If you've ever started up with a friend or family member, what is one thing you recommend someone do in advance to preserve that relationship if the business goes sour?
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No. 1: Set Boundaries and Rules
From Amanda L. Barbara of Pubslush: Establish clear-cut rules to guarantee a strong partnership with your friend or family member. And remember: communication is key. Be honest, trust each other and play off each other’s strengths to promote success.
No. 2: Get Your Legal Documents in Order
From John Berkowitz of Yodle: It doesn't matter who you are starting a company with -- it could be your best friend, a family member or a complete stranger -- you should always have sound legal documents in place. Talk through the worst-case scenario and agree on how disputes will be resolved. Having this conversation when everyone is optimistic and excited will make it easier to keep your relationships intact.
No. 3: Communicate
From John Rampton of Host: Know what's expected of both parties upfront and if the business goes sour you have contracts to back everything up. Communication is key through thick and thin. If the business is going well, make sure everyone communicates it. If it's going down hill; the same. Express thoughts and feelings out loud so the other doesn't have to guess. It'll save any relationship.
No. 4: Stop Talking About Work
From Simon Casuto of eLearning Mind: It’s important to maintain your personal relationship, otherwise your business relationship could crowd it out. Do things together outside of work and don’t talk about the business. If your relationship outside of the company remains strong, you’ll be able to work through the tough times when it comes to work.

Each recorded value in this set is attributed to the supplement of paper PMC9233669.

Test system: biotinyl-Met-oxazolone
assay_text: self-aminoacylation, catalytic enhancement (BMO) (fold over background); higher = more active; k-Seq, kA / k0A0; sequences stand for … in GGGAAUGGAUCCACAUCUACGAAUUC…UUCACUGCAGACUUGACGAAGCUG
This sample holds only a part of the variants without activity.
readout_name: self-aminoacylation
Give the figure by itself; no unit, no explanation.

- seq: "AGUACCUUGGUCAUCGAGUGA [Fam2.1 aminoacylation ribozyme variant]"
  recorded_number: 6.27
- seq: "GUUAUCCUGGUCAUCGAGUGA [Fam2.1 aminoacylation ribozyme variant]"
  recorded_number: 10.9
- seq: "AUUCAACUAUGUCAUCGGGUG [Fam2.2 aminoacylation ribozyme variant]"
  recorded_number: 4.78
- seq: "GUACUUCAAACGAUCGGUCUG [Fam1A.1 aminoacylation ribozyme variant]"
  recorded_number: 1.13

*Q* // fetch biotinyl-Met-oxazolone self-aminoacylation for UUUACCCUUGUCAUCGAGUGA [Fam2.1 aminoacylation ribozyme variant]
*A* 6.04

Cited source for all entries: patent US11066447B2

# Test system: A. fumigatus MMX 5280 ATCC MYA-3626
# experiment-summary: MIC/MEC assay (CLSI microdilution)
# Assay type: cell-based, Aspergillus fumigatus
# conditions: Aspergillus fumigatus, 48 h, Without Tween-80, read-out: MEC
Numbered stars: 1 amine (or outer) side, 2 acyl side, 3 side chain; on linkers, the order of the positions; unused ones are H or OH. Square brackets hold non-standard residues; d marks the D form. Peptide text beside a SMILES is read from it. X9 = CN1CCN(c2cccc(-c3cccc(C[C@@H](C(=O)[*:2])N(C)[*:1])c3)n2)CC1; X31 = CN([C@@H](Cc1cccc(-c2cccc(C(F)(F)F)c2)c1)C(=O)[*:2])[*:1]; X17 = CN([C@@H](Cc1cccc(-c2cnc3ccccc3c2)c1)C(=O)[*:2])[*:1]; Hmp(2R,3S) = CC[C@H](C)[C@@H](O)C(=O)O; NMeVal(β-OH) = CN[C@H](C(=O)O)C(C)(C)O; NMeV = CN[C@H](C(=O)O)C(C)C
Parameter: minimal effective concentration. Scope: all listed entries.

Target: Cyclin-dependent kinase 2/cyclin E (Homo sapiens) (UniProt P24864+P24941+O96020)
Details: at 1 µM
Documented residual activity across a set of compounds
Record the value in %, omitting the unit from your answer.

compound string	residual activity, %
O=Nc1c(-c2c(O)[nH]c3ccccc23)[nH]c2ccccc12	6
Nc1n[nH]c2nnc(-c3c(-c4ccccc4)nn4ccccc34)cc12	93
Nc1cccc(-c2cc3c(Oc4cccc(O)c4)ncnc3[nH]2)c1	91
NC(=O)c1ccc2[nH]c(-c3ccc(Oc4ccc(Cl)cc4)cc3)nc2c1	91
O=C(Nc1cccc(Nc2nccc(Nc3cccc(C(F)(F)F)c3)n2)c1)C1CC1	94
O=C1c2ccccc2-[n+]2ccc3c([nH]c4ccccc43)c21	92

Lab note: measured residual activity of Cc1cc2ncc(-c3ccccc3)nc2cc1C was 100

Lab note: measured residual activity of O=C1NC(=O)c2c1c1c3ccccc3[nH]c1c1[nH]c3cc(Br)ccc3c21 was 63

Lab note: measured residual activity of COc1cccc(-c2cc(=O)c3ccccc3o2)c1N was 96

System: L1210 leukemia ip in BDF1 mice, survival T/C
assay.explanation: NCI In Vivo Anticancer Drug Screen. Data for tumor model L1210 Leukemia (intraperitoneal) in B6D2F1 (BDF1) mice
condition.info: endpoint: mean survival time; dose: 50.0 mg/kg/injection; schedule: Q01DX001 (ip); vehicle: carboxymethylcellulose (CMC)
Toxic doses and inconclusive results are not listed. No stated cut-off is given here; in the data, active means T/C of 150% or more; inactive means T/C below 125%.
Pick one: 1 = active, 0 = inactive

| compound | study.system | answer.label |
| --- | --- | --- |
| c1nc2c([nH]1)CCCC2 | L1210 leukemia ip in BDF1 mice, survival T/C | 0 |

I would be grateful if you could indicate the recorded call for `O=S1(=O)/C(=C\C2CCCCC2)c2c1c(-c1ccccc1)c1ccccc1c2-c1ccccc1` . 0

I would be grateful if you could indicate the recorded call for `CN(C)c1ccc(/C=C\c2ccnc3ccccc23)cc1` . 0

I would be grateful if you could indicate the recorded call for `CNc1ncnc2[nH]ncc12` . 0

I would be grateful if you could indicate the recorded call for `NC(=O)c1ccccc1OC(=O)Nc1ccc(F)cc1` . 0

No. 5: Set Specific Written Expectations Right Out of the Gate
From Joshua Lee of StandOut Authority: If you can avoid starting up with family or friends you've had for many years, do so. If you're determined to test the waters of your friendship, then make sure expectations are clear right out of the gate. Write them down. Go back and forth. Written documents have a permanence. Failure still hurts. But there's clear separation between the business and the personal.
No. 6: Discuss Time Commitments
From Laura Roeder of MeetEdgar.com: Get clear on exactly the time, energy and financial commitments all parties are putting in. Future changes in those areas will impact your initial agreement. I've seen many cases where one co-founder starts spending the majority of their time on other projects. What will you do if this happens? What if one person needs to take on more outside work to support themselves?
No. 7: Listen to Each Other
From Jessica Richman of UBiome: The other person's story always makes sense to them. Listen and try to understand where they are coming from. Even if things go south, they will remember that you tried to listen and see it their way.
No. 8: Don't Point Fingers
From Adam Stillman of SparkReel: If the business is going sour, no matter what your role is, it is the co-founders fault. That is the cross you bear. Even if you're in charge of marketing and the technology is what's hurting you, then you did a bad job picking the technology. Take genuine responsibility and talk about solutions as opposed to playing the blame game.
The Young Entrepreneur Council (YEC) is an invite-only organization comprised of the world’s most promising young entrepreneurs. In partnership with Citi, YEC recently launched StartupCollective, a free virtual mentorship program that helps millions of entrepreneurs start and grow businesses.